At the Fed
The Federal Reserve finished a new rule aimed at limiting the credit risk contagion between large banks — and is working to get a wide array of other regulatory tasks off its plate.
Key among those tasks is the Fed's work to decide whether and how it will apply extra supervision to banks between $100 billion and $250 billion in assets. Those banks could get some major regulatory relief under the Dodd-Frank revision package that President Donald Trump signed into law.
The new law has prompted the Fed to adjust how it is approaching its regulatory work. For example, the single-counterparty credit limit rule the Fed finalized June 14 is, for now, aimed at banks above the $250 billion asset threshold. Fed officials are still deciding which banks between $100 billion and $250 billion they will choose to keep additional supervision for, as well as what specific restrictions they may face.
Fed Vice Chairman for Supervision Randal Quarles said at a June 14 board meeting that Fed staff are "working on a comprehensive proposal" to determine what that new framework would look like.
They also are working to finalize a proposed net stable funding ratio rule, which would raise liquidity requirements for large banks. "It's actually a pretty full docket right now," Fed Chairman Jerome Powell told reporters June 13.
On other regulatory matters, Powell did not rule out the possibility of the Fed asking the largest U.S. banks to hold more capital under its new countercyclical capital buffer tool, or CCyB. Powell said he thinks financial risks are moderate right now, below the level needed for the Fed to activate the CCyB. But he noted that could change over the next couple of years.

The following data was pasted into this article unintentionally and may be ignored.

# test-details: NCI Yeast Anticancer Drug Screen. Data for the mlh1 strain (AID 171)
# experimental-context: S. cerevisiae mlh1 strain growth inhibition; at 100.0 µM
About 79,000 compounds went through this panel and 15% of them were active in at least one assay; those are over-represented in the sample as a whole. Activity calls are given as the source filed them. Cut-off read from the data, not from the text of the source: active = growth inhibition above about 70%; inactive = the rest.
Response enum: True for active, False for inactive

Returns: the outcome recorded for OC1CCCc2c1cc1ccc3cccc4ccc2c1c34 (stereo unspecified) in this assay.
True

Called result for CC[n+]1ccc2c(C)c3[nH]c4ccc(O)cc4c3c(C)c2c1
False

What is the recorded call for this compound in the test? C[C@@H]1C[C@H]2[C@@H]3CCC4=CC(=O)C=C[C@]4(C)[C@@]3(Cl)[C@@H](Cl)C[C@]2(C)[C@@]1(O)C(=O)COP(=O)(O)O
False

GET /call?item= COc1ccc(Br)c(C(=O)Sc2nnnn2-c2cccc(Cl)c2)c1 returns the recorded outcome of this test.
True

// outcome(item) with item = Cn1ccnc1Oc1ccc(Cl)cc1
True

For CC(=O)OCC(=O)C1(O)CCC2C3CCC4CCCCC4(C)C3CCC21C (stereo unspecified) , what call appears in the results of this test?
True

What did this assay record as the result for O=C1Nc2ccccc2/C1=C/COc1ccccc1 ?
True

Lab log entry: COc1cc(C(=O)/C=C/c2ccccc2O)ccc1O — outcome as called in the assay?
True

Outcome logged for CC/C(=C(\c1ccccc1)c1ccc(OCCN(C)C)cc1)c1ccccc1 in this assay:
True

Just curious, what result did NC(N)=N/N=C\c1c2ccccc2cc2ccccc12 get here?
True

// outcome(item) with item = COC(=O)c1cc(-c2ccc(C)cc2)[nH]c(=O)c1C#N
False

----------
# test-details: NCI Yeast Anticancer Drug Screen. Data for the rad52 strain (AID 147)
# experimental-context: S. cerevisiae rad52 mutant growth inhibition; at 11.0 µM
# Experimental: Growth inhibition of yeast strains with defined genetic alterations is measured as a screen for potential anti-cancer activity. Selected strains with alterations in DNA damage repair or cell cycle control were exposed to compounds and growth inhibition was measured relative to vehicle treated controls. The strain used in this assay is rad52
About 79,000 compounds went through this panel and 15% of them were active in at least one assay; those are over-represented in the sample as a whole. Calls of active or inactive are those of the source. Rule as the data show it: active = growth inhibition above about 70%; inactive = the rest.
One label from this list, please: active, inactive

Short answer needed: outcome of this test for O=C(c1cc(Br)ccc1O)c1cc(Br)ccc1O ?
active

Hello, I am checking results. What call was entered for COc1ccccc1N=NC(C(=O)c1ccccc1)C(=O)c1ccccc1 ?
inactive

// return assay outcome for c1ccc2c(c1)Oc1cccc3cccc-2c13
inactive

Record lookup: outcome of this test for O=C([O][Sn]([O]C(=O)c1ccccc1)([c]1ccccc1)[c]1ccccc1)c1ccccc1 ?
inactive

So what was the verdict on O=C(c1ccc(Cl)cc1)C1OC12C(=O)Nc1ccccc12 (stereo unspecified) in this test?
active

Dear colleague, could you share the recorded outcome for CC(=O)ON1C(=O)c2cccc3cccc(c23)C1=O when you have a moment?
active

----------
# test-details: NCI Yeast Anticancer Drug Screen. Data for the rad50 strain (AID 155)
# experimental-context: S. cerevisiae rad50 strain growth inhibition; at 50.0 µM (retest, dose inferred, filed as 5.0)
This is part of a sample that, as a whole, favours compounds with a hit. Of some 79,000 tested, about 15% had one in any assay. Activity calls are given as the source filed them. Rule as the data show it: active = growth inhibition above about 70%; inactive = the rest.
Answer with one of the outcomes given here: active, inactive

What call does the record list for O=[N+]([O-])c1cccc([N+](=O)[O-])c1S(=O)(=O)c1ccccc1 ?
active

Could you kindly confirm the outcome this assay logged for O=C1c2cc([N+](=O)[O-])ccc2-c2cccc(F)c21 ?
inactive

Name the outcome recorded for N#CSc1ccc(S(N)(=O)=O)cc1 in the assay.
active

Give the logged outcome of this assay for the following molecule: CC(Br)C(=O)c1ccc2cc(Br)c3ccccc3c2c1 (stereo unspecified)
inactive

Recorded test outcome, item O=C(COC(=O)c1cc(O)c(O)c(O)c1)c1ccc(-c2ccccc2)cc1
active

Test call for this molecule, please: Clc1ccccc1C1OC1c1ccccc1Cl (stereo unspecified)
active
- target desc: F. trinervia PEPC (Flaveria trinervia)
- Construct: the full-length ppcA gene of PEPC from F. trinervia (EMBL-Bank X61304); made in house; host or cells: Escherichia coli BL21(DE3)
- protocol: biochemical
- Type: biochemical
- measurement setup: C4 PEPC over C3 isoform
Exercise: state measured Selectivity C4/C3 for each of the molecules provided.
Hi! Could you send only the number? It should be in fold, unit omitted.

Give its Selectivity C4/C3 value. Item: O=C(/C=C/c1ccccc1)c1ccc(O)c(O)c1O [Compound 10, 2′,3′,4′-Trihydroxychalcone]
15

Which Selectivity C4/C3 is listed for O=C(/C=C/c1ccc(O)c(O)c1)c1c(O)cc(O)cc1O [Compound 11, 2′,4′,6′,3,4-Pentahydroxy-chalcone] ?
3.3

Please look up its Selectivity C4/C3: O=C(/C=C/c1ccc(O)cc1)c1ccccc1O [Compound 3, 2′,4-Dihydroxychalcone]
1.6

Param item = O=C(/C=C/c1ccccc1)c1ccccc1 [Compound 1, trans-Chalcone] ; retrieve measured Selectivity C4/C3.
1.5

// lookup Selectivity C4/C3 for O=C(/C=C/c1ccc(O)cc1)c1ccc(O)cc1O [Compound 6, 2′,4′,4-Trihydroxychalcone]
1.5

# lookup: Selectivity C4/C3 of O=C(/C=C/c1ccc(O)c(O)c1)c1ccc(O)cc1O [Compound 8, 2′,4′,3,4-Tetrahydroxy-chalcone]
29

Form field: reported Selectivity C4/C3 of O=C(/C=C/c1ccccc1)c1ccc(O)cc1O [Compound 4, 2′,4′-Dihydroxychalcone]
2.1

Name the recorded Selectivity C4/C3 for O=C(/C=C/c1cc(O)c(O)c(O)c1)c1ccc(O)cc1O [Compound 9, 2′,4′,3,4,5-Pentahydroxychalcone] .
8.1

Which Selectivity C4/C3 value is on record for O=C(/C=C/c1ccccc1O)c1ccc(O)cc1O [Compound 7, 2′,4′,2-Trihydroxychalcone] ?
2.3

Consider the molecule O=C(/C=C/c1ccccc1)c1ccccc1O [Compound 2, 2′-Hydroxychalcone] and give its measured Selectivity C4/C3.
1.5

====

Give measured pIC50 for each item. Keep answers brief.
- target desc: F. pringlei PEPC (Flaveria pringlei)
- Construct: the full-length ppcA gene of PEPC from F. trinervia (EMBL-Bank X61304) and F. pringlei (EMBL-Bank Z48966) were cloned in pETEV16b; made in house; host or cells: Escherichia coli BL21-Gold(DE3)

Powell spoke just after the Federal Open Market Committee announced that it raised its benchmark interest rate for a second time this year, while also signaling a quicker path ahead on rate hikes.
On Capitol Hill
Comptroller of the Currency Joseph Otting faced heated questions from members of Congress on June 13 and 14 after telling the House Financial Services Committee he had "never observed" discrimination in the U.S., despite serving as a top regulator of the Community Reinvestment Act.
On June 14, he clarified his comments to the Senate Banking Committee, telling lawmakers he meant to say he had never "personally experienced" discrimination.
In his hearings, Otting provided more detail about the agency's horizontal review of sales practices at the nation's largest banks. The Office of the Comptroller of the Currency reported that of the 500 million to 600 million accounts it reviewed, it found around 20,000 accounts that were either opened without client permission or lacked documentation to prove that there was permission. The agency issued 252 matters requiring attention, 20% of which have been closed.
Otting also said an official agency stance on the special-purpose bank charter will come in July, and said he was working with the Securities and Exchange Commission to help banks interested in scrapping their holding companies.
At the SEC
A top official at Wall Street's chief regulator recently provided a hint of clarity on the regulatory confusion still swirling around cryptocurrencies.
William Hinman, director of the SEC's division of corporation finance, said June 14 that sales of the cryptocurrency ether cannot be considered securities transactions, based on the current structure of the digital currency. Ether is the second-largest digital token based on market capitalization, trailing only bitcoin, according to CoinMarketCap.com.
The comments potentially set ether up to take a path similar to bitcoin, which has been classified as a commodity by the U.S. Commodity Futures Trading Commission. Bitcoin has been adopted across Wall Street by companies like Goldman Sachs Group Inc., Intercontinental Exchange Inc. and CME Group Inc., which are exploring or introducing business lines focused around the cryptocurrency.
Market participants and financial institutions have been wary to enter business arrangements around ether, though, as the regulatory landscape has largely remained murky until now.
The SEC has also been cracking down on fraudulent digital currencies in the meantime. On numerous occasions, SEC Chairman Jay Clayton has said digital tokens sold through initial coin offerings are in fact securities and thus should be registered with the SEC.